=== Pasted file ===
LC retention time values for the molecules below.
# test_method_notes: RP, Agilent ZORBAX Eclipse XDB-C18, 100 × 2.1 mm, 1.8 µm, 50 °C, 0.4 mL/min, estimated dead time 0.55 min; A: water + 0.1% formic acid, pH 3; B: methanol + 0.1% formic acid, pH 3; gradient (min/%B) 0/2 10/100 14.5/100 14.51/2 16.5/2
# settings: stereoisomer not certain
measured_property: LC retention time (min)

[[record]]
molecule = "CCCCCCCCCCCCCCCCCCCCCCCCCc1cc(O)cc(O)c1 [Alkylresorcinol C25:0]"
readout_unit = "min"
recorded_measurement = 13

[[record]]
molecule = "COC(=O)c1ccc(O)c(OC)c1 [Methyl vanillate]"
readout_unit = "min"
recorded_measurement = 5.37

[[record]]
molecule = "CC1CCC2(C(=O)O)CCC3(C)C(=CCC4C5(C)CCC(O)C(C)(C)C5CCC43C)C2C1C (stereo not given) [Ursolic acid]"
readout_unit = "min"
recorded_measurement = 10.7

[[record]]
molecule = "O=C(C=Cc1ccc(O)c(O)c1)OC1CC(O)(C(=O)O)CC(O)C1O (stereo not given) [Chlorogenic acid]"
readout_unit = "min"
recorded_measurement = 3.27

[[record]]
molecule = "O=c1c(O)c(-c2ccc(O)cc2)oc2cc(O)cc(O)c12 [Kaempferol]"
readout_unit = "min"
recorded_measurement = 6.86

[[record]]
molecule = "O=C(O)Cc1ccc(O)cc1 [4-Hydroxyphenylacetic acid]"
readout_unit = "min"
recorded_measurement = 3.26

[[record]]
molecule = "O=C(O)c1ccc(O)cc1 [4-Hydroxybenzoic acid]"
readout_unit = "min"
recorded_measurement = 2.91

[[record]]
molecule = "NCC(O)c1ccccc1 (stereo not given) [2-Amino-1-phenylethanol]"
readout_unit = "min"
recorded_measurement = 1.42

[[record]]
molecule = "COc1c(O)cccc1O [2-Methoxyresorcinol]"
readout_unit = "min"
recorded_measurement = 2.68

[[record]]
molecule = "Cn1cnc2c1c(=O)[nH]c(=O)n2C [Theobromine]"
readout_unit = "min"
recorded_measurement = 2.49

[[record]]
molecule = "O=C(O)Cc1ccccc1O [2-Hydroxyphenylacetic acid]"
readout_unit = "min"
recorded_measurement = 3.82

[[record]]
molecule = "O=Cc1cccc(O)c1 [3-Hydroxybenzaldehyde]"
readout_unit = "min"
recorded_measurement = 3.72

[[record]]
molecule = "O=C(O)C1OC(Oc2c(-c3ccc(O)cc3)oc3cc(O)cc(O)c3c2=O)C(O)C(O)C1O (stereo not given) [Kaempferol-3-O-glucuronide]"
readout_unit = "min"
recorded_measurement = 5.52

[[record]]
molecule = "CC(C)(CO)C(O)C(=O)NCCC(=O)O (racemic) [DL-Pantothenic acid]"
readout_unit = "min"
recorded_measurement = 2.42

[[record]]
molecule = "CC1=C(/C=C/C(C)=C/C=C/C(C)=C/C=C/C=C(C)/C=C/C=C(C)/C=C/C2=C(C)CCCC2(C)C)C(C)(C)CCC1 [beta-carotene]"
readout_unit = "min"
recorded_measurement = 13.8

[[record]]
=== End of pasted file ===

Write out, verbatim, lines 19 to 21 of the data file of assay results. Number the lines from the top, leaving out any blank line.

readout_unit = "min"
recorded_measurement = 3.27

[[record]]